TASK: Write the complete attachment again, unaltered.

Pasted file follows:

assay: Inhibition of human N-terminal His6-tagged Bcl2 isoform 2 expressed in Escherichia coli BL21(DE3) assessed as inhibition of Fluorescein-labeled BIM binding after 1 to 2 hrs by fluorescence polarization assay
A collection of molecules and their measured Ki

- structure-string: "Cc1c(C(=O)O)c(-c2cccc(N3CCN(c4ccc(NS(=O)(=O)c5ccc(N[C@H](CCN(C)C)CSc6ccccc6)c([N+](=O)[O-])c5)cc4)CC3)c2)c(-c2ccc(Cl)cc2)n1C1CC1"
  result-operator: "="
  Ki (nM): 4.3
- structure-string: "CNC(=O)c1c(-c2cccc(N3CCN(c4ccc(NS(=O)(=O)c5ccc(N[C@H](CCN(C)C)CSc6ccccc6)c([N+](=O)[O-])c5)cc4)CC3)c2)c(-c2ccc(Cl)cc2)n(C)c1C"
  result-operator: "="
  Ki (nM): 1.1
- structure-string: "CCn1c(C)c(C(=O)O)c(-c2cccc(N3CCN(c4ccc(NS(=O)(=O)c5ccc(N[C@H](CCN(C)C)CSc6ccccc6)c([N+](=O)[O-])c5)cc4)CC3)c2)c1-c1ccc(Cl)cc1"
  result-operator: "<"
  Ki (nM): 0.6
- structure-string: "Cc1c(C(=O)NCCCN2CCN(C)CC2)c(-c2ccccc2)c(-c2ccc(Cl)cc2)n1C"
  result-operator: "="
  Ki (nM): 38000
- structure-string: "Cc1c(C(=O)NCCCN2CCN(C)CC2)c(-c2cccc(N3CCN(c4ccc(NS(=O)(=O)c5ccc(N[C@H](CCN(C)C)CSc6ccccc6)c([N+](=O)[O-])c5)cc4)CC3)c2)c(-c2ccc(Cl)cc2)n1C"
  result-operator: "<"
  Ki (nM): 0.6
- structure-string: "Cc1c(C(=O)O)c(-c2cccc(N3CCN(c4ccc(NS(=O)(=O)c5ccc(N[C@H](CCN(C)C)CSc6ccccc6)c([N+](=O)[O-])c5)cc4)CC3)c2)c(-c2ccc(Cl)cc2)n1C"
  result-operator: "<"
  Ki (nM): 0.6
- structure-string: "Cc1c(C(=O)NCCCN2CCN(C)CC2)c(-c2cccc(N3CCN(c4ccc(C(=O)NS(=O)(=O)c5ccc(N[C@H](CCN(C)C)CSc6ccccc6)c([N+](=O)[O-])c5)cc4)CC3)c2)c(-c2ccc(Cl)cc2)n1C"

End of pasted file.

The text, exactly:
assay: Inhibition of human N-terminal His6-tagged Bcl2 isoform 2 expressed in Escherichia coli BL21(DE3) assessed as inhibition of Fluorescein-labeled BIM binding after 1 to 2 hrs by fluorescence polarization assay
A collection of molecules and their measured Ki

- structure-string: "Cc1c(C(=O)O)c(-c2cccc(N3CCN(c4ccc(NS(=O)(=O)c5ccc(N[C@H](CCN(C)C)CSc6ccccc6)c([N+](=O)[O-])c5)cc4)CC3)c2)c(-c2ccc(Cl)cc2)n1C1CC1"
  result-operator: "="
  Ki (nM): 4.3
- structure-string: "CNC(=O)c1c(-c2cccc(N3CCN(c4ccc(NS(=O)(=O)c5ccc(N[C@H](CCN(C)C)CSc6ccccc6)c([N+](=O)[O-])c5)cc4)CC3)c2)c(-c2ccc(Cl)cc2)n(C)c1C"
  result-operator: "="
  Ki (nM): 1.1
- structure-string: "CCn1c(C)c(C(=O)O)c(-c2cccc(N3CCN(c4ccc(NS(=O)(=O)c5ccc(N[C@H](CCN(C)C)CSc6ccccc6)c([N+](=O)[O-])c5)cc4)CC3)c2)c1-c1ccc(Cl)cc1"
  result-operator: "<"
  Ki (nM): 0.6
- structure-string: "Cc1c(C(=O)NCCCN2CCN(C)CC2)c(-c2ccccc2)c(-c2ccc(Cl)cc2)n1C"
  result-operator: "="
  Ki (nM): 38000
- structure-string: "Cc1c(C(=O)NCCCN2CCN(C)CC2)c(-c2cccc(N3CCN(c4ccc(NS(=O)(=O)c5ccc(N[C@H](CCN(C)C)CSc6ccccc6)c([N+](=O)[O-])c5)cc4)CC3)c2)c(-c2ccc(Cl)cc2)n1C"
  result-operator: "<"
  Ki (nM): 0.6
- structure-string: "Cc1c(C(=O)O)c(-c2cccc(N3CCN(c4ccc(NS(=O)(=O)c5ccc(N[C@H](CCN(C)C)CSc6ccccc6)c([N+](=O)[O-])c5)cc4)CC3)c2)c(-c2ccc(Cl)cc2)n1C"
  result-operator: "<"
  Ki (nM): 0.6
- structure-string: "Cc1c(C(=O)NCCCN2CCN(C)CC2)c(-c2cccc(N3CCN(c4ccc(C(=O)NS(=O)(=O)c5ccc(N[C@H](CCN(C)C)CSc6ccccc6)c([N+](=O)[O-])c5)cc4)CC3)c2)c(-c2ccc(Cl)cc2)n1C"